"Righteous Father, the world does not know you, but I know you; and these know that you have sent me. I made your name known to them, and I will make it known, so that the love with which you have loved me may be in them, and I in them."

Acts 16:16-34

One day, as we were going to the place of prayer, we met a slave girl who had a spirit of divination and brought her owners a great deal of money by fortune-telling. While she followed Paul and us, she would cry out, "These men are slaves of the Most High God, who proclaim to you a way of salvation." She kept doing this for many days. But Paul, very much annoyed, turned and said to the spirit, "I order you in the name of Jesus Christ to come out of her." And it came out that very hour.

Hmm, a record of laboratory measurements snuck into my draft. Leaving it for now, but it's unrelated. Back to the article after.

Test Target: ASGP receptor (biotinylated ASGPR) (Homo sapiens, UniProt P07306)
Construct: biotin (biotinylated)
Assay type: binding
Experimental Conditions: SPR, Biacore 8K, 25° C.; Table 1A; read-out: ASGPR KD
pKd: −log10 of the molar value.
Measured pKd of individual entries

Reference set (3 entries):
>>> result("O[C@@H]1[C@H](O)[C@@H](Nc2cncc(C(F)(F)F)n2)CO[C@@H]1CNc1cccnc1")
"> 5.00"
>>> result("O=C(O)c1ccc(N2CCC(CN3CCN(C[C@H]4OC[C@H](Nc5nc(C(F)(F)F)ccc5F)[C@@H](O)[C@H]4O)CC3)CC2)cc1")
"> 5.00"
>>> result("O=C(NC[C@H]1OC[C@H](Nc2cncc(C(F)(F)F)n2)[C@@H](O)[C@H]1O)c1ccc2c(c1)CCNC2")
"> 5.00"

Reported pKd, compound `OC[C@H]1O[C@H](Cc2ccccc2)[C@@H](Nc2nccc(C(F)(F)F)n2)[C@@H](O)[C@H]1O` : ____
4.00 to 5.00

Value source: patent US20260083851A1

But when her owners saw that their hope of making money was gone, they seized Paul and Silas and dragged them into the marketplace before the authorities. When they had brought them before the magistrates, they said, "These men are disturbing our city; they are Jews and are advocating customs that are not lawful for us as Romans to adopt or observe." The crowd joined in attacking them, and the magistrates had them stripped of their clothing and ordered them to be beaten with rods. After they had given them a severe flogging, they threw them into prison and ordered the jailer to keep them securely. Following these instructions, he put them in the innermost cell and fastened their feet in the stocks.